There are several diagnosed types of addictions. Much as people joke about addictions, claiming addiction to chocolate or addiction to a television show, diagnosed addictions are defined as reliance on a substance or habit that is continued regardless of how negatively it is affecting social, business or relational aspects of your life. An actual addiction goes beyond usage of a substance and crosses over into the territory of being extremely difficult to quit due to psychological, emotional, habitual and physical withdrawal symptoms.
The following are common addictions:
Alcohol addiction is perhaps one of the most common and yet most debilitating addictions. Because alcohol is legal and widely available, it's easy for alcoholics to deny a problem, claiming to use alcohol as a social vehicle or as a relaxant at night after a hard day's work. Since medical studies have shown benefits to drinking moderate quantities of alcohol, especially red wine, it's easy for addicts to fool themselves into thinking their alcohol consumption is lower than it is. Alcoholism is considered problematic if you need drinks in the morning to stave off hangovers, you drive drunk, you rely on alcohol to steady your emotions to the point where you can no longer go without a drink or limit how much you drink in a sitting or your drinking has adversely affected your job performance or relationships.
Nicotine addictions are tough to beat; only seven percent of people who try to quit on their own-without assistance-can stop smoking for more than a year. Because smoking is legal and many smokers begin at a young age, it's easy to become addicted but hard to quit. Nicotine is an especially tough habit to kick because it sends a lightning quick response to your brain with every puff, releasing dopamine, a hormone that makes you feel good. Every puff delivers a shot of "feel-good," leaving you craving more. The problem with this? Smoking is the third leading cause of death in Americans, causing heart and lung problems.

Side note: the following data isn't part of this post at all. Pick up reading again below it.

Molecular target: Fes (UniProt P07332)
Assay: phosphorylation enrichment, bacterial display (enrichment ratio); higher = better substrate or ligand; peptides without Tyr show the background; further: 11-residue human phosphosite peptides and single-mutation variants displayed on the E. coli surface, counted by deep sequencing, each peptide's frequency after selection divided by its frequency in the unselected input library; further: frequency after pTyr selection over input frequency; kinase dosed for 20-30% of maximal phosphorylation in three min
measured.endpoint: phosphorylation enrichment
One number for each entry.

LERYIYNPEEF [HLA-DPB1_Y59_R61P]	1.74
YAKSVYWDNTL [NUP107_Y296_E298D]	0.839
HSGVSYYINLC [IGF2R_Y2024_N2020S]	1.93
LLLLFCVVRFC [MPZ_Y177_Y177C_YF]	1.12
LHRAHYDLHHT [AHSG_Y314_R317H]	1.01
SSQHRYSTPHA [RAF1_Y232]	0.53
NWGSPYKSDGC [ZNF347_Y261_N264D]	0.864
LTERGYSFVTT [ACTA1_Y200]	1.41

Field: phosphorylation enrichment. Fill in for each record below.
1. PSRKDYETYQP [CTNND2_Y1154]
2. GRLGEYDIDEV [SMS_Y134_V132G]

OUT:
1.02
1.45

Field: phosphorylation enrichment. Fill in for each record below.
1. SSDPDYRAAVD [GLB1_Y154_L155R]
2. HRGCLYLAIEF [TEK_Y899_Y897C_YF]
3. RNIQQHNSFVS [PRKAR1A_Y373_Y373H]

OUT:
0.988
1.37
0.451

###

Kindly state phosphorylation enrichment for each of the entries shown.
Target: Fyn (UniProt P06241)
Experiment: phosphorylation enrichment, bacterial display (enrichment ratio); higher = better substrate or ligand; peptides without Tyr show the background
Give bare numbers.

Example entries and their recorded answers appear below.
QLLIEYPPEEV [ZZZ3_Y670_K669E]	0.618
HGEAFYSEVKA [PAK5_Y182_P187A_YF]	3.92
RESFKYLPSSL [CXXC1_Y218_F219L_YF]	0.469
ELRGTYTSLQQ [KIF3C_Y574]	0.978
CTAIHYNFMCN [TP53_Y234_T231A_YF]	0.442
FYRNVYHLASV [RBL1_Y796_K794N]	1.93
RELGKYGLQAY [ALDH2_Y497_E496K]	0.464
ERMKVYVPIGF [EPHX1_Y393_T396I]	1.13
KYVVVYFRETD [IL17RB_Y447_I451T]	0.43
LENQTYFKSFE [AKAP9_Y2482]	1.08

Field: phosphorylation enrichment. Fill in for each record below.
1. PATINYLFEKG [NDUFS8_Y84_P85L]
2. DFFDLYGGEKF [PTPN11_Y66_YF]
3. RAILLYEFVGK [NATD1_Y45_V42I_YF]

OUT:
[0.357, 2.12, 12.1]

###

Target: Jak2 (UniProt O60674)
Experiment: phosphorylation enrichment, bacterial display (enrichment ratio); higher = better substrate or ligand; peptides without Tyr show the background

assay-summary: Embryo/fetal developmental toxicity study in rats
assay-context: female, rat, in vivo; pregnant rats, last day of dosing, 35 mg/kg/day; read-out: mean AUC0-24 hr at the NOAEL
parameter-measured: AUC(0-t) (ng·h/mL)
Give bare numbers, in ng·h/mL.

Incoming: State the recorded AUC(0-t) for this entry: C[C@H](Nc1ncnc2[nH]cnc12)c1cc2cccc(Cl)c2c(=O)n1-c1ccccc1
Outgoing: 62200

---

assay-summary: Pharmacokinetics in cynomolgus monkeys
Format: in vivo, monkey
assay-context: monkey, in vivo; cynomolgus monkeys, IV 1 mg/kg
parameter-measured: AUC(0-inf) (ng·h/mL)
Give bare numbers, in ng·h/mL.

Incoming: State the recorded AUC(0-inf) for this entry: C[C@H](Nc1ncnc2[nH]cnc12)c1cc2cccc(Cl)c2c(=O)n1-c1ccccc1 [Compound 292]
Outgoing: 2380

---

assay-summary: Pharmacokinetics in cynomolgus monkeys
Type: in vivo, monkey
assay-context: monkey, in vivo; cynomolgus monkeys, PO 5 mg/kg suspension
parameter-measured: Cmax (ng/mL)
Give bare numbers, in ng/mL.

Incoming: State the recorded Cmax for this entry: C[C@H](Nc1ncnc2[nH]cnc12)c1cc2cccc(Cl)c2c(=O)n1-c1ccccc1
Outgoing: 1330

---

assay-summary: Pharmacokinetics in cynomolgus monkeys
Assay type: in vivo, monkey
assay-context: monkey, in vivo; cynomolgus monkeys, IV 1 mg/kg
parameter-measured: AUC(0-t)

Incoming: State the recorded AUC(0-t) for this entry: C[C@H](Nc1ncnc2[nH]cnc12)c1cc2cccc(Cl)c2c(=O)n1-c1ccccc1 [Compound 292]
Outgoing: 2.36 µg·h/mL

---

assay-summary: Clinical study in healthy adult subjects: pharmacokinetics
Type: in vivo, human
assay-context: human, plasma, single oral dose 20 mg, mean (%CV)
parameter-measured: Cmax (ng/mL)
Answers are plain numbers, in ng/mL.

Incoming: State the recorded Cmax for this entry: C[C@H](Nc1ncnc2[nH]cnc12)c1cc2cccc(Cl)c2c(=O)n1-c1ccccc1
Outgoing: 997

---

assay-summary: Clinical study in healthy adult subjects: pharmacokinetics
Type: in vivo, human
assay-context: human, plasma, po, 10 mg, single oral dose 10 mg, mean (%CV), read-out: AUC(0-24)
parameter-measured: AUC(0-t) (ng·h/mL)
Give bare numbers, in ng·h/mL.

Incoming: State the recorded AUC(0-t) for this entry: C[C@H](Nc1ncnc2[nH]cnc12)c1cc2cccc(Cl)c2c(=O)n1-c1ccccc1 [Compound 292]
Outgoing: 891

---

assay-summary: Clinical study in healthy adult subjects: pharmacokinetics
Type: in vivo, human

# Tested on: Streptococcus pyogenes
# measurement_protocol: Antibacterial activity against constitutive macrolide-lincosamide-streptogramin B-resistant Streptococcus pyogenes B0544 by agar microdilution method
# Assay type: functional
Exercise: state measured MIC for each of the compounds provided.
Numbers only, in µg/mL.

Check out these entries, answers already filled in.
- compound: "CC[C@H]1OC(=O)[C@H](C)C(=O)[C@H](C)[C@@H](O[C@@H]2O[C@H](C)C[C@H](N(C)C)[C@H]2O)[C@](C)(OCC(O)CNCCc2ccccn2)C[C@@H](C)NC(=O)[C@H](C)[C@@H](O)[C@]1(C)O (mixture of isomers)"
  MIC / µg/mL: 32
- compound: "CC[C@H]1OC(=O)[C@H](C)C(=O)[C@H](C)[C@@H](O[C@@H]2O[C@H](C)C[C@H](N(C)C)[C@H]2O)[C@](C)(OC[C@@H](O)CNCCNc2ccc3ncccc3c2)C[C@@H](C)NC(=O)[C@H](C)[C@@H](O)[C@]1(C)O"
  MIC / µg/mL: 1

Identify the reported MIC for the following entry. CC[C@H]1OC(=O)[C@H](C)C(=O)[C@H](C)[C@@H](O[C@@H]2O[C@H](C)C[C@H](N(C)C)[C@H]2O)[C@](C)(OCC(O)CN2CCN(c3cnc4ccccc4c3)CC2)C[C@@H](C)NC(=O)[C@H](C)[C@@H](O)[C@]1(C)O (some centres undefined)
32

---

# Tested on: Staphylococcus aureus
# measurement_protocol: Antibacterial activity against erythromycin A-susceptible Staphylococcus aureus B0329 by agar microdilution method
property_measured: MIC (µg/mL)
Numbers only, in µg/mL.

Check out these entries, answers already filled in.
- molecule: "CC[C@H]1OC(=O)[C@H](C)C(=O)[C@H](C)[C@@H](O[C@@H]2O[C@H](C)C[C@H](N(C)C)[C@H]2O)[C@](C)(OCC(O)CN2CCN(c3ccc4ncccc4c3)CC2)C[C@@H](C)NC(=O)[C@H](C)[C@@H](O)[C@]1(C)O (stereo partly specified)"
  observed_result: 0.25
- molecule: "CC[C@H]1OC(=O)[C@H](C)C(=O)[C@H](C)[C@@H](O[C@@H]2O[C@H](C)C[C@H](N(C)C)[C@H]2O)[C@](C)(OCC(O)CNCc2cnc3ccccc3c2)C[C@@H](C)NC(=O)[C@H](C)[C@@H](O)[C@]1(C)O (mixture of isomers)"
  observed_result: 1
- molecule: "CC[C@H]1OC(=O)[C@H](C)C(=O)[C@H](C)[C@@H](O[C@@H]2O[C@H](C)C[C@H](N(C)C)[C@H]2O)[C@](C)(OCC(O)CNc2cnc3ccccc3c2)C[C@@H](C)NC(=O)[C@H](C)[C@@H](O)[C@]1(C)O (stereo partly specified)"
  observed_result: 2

Drug addictions vary from illegal substances like coke and meth to prescription drugs like vicodin. Drug addictions can be so serious that the addict would rather drug himself or herself to death rather than quit. If you suspect you have a drug addiction, you will need professional help to kick the habit before it kicks you.
Caffeine addiction is the least serious of the substance addictions listed here. While it may cause sleeping problems or anxiety issues, it is one of the easiest addictions to break and does not bring with it significant risks.
Sex addition is different from all the addictions above because it does not involve the use of a substance. Instead, sex addicts are addicted to pleasure-whether it comes from masturbation or intercourse-and the relief that pleasure brings from the doldrums of everyday life. Sex addicts have a problem if they choose to engage in sexual activity regardless of the fact that it risks their jobs, relationships or health.
Addiction Recovery: Can't You Just Quit?
Addiction recovery is difficult. For some people, recovery proves to be impossible, and the addiction only ends when that person passes away. For others, interventions, support groups and in some cases pure stubbornness can overcome an addiction. For a true addict, recovery is never easy, and support is usually required for the addict to recover fully and for the rest of a lifetime.
Addiction support groups offer help and strength, but it is important to have an idea of what to expect before you take that first step.
Food addiction recovery entails learning how to eat in moderation. This involves quite a bit of retraining of habits.
Alcohol addiction can be difficult to identify. Because alcohol is legal and most adults drink at least socially, it can be easy to hide an alcohol addiction, even from yourself.